Shariah law: FAQs
CBC News Online | May 26, 2005
What is Shariah?
The word Shariah means "the path to a watering hole." It denotes an Islamic way of life – not just a system of criminal justice.
It is a code of living that most Muslims adopt as part of their faith. Some countries formally institute it as the law of the land, enforced by the courts.
However, the way Shariah law is applied from country to country can vary widely.
How did it originate?
According to Muslim scholars, the Prophet Muhammad laid down the laws. Some of the laws are said to be direct commands stated in the Qur'an. Other laws were based on rulings Muhammad is said to have given to cases that occurred during his lifetime. These secondary laws are based on what's called the Sunnah – the Prophet's words, example and way of life.
One of the major concerns of people critical of Shariah law is that it is subject to interpretation and evolution. There is virtually no formal certification process to designate someone as being qualified to interpret Islamic law.
As it stands today, almost anyone can make rulings as long as they have the appearance of piety and a group of followers.
Why have Shariah law in Canada?
Many Muslims believe that because Canada is a secular country, its secular legal system makes it difficult for them to govern themselves by the personal laws of their own religion. For instance, Canada's marriage and divorce laws differ from Muslim law.
It can be important for a Muslim to be granted a divorce under Muslim law, especially if he or she intends to move to a Muslim country in the future and remarry.
Another concern for some is that if a Muslim dies without a will in Ontario, the estate would be divided according to Ontario law as opposed to Muslim law.
How did Shariah come to be considered in Canadian jurisdictions?
In 1991, Ontario was looking for ways to ease the burdens of a backlogged court system. So the province changed its Arbitration Act to allow "faith-based arbitration" – a system where Muslims, Jews, Catholics and members of other faiths could use the guiding principles of their religions to settle family disputes such as divorce, custody and inheritances outside the court system.
It's voluntary – both parties (a husband and wife) have to agree to go through the process. But once they do, the decisions rendered by the tribunal are binding.
The Ontario government has been reviewing its Arbitration Act and on Dec. 20, 2004, it released a report conducted by former attorney general Marion Boyd. Among her 46 recommendations was that:
- The Arbitration Act should continue to allow disputes to be arbitrated using religious law, if the safeguards currently prescribed and recommended by this review are observed.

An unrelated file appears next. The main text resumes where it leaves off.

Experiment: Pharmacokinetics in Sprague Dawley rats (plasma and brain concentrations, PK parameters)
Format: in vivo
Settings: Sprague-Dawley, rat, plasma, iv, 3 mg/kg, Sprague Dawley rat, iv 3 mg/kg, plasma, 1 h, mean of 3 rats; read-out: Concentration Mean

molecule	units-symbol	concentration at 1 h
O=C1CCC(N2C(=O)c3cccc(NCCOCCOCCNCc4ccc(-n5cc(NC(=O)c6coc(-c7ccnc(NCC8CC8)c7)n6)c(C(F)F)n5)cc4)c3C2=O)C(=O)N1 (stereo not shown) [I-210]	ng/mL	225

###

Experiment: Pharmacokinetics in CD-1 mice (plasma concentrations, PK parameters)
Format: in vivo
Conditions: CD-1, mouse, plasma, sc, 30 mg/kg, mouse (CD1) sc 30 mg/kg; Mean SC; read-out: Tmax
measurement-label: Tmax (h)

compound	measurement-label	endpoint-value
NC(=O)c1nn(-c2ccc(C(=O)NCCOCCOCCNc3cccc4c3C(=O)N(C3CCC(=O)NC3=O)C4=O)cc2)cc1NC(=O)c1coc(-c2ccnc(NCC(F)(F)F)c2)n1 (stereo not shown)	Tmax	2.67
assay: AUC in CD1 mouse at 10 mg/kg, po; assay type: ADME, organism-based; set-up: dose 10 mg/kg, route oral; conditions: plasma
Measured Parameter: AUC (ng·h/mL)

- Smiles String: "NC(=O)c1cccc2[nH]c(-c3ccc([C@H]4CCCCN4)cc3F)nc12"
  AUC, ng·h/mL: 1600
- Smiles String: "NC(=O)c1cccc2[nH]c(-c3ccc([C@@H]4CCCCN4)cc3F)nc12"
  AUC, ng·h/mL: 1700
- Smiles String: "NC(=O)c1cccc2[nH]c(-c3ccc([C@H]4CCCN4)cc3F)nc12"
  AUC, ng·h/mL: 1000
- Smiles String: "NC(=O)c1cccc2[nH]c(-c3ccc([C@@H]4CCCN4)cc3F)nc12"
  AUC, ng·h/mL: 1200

Earlier in the year, the Islamic Institute of Civil Justice said it wanted to set up its own faith-based arbitration panels under the Arbitration Act, based on Shariah law.
The proposal ran into opposition from women's groups, legal organizations and the Muslim Canadian Congress, which all warned that the 1,400-year-old Shariah law does not view women as equal to men.
In her report, Boyd noted that some "participants in the Review fear that the use of arbitration is the beginning of a process whose end goal is a separate political identity for Muslims in Canada, that has not been the experience of other groups who use arbitration."
In May 2005, the Quebec National Assembly unanimously supported a motion to block the use of Shariah law in Quebec courts.
What are the concerns about establishing Shariah law in a Canadian jurisdiction?
The National Association of Women and the Law, the Canadian Council of Muslim Women, and the National Organization of Immigrant and Visible Minority Women of Canada argued that under Shariah law, men and women are not treated equally.
They argued that women fare far worse in divorce, child custody and inheritance matters under Shariah law. For instance, a woman can only inherit half as much as a man can. If a divorced woman remarries, custody of the children from her previous marriage may revert to the children's father.
How would Shariah law apply in Ontario?
First, it's not clear the term "Shariah law" would even be used. Several groups that appeared before Boyd's process of reviewing the Arbitration Act say it's not Shariah law they want to set up but a Muslim Personal/Family Law process which has its roots in Shariah.
The arbitration process as set out in the Arbitration Act is voluntary. Most of the concerns about the creation of "Shariah" tribunals have focused on the fear that Muslim women may feel they are being forced into taking part in a process of binding arbitration according to Muslim family law instead of resolving their disputes through the court system.
In her report, former Ontario attorney general Marion Boyd stressed that any faith-based system would have to conform to the Charter of Rights and Freedoms.